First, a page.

In a document (in Italian) published by the country’s Ministry of Health, the guidelines aim to address previous laws that only advise on the purity requirements of substances used in vitamins and mineral supplements.
“Supplements are particular food products that, as "concentrated sources ", can contain nutrients and/or a vast and heterogeneous range of substances with a physiological effect, such as botanicals or probiotics,” the guidelines state.
“Consequently the manufacture of an integrator, with the varying nature and characteristics of the ingredients used, meets specific "critical points" to be identified and managed for the purpose of quality and safety.”
The guidance intends to mirror Regulation (EU) 609/2013 that detail purity values for substances used in specific food groups that include foods for infants, special medical purposes and weight management.
The Regulation dictates that these foods contains an attached Union list of permitted substances that include amino acids, vitamins, minerals, carnitine, taurine, nucleotides, choline and inositol.
“Italy has extended to food supplements the principles of EU law that apply to the purity of amino acids when used in so-called Foods for Special Groups,” explains Luca Bucchini, co-founder and managing director of regulation consultants Hylobates.
“It is also significant that Italy is emphasising its recently published GMPs for food supplements,” he continues. “I think it underlines Italy's role as the main EU market for food supplements.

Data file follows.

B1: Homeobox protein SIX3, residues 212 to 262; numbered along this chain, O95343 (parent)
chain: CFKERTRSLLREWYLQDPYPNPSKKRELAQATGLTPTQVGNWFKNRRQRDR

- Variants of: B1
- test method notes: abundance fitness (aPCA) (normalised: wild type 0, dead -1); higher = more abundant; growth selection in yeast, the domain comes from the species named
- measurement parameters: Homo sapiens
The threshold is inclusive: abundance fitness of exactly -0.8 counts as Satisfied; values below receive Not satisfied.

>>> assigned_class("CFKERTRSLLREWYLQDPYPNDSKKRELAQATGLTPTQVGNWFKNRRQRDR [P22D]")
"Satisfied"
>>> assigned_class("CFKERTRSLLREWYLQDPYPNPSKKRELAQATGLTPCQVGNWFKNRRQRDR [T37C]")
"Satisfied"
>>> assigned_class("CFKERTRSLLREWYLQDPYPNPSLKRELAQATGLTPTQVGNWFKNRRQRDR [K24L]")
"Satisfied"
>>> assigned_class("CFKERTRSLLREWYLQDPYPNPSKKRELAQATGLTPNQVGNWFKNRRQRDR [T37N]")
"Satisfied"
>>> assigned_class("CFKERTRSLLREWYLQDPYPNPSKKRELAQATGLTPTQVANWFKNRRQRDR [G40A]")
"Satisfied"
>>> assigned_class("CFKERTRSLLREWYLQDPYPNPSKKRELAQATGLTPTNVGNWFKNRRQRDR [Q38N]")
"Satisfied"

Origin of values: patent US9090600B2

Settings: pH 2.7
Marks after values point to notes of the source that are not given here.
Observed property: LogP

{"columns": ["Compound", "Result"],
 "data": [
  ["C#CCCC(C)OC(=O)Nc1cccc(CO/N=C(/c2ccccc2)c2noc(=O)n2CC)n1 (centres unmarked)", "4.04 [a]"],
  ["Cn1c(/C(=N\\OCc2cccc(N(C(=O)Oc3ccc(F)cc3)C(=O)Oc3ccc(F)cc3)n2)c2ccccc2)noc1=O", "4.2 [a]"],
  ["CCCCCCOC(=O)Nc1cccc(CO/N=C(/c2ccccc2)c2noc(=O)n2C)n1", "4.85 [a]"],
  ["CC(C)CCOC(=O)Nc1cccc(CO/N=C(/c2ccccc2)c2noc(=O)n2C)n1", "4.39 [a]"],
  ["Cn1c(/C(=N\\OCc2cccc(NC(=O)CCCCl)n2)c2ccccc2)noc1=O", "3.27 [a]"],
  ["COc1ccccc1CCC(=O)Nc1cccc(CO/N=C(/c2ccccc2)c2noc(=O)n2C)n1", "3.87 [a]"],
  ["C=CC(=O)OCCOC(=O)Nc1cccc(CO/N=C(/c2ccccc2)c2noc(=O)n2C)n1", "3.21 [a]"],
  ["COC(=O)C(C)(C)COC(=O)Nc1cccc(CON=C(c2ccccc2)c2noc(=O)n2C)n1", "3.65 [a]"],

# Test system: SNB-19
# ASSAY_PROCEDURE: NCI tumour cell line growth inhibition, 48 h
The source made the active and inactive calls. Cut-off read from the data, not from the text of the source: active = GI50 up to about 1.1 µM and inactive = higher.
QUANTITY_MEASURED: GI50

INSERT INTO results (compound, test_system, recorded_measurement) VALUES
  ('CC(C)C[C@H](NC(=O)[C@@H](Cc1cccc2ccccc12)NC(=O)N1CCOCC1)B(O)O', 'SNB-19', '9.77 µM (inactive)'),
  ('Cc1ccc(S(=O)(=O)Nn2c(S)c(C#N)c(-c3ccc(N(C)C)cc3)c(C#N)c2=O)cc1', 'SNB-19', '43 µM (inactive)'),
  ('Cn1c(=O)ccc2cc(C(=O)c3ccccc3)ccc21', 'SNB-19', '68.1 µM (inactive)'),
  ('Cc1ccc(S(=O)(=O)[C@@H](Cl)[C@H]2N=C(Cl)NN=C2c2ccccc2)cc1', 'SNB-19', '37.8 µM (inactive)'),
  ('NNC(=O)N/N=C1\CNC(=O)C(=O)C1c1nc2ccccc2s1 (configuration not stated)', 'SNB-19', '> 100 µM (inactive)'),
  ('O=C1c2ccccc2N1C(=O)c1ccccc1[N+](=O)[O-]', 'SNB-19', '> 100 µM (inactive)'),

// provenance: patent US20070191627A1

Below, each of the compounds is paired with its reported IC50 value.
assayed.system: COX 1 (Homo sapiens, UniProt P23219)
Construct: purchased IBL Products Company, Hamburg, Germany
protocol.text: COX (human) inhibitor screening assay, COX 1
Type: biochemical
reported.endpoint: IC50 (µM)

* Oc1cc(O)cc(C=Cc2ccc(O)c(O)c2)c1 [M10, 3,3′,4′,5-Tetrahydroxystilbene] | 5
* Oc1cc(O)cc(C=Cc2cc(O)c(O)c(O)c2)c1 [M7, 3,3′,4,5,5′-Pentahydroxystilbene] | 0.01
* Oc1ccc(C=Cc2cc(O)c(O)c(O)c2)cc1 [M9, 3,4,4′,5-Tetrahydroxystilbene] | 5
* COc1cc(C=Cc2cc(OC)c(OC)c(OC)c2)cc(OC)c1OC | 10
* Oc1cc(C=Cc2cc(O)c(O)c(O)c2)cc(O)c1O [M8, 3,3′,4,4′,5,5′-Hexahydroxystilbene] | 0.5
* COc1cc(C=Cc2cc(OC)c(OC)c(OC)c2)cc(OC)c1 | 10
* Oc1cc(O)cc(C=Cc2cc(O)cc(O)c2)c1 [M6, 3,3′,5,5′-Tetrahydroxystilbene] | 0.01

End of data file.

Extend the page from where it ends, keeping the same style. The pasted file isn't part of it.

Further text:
“Importantly the Ministry emphasises that such GMP, though not formally a regulation, should be used by inspectors to check producers.”
Ministry efforts also place the country behind Denmark in defining purity requirements for amino acids and other substances in food supplements within the EU.
This is despite the fact that purity is recognised as the most significant factor in the safety of amino acids, which are intrinsically safe.
“It’s a welcome step in the direction of protecting consumers in the EU, and increasing the quality of European food supplements,” adds Bucchini.
“Denmark and Italy have taken these steps because progress at the European level has been difficult even if most countries would support EU-wide rules.
“When compared with Denmark, Italy, in line with EU law, has recognised the role of the European Pharmacopeia as well, while Denmark based its rules chiefly on the Food Chemical Codex (FCC).”
Bucchini also points to previous work by a coalition, who recently worked on specifications for countries that have no official guidelines.
“I hope that this will lead to EU-level harmonisation, and I understand that this is what Member States hope too.”
Further details in the Ministry of Health’s guidance point to purity requirements, outlined in Regulation (EU) 609/2013 that states, "For Union list substances where purity criteria has not yet been adopted at Union level, criteria generally accepted and recommended by international bodies or agencies such as the FAO / WHO Joint Expert Committee on Food Additives (JECFA) and the European Pharmacopoeia (Eur.Ph) should be applied ...”
“This is also in order to guarantee a high level of public health protection, purity."
Bucchini adds that it is really important for manufacturers check if the raw materials that they purchase comply with any of the standards by checking specifications.
“This is not always the case at this time,” he says. “JECFA have few standards for amino acids, and it is generally considered that they may not be ideal for nutritional use (because they were devised for amino acids used as additives).
“FCC and Eur.Ph. have some differences, but are considered both acceptable; quality managers may consider differences on a case by case basis in terms of specific contaminants.”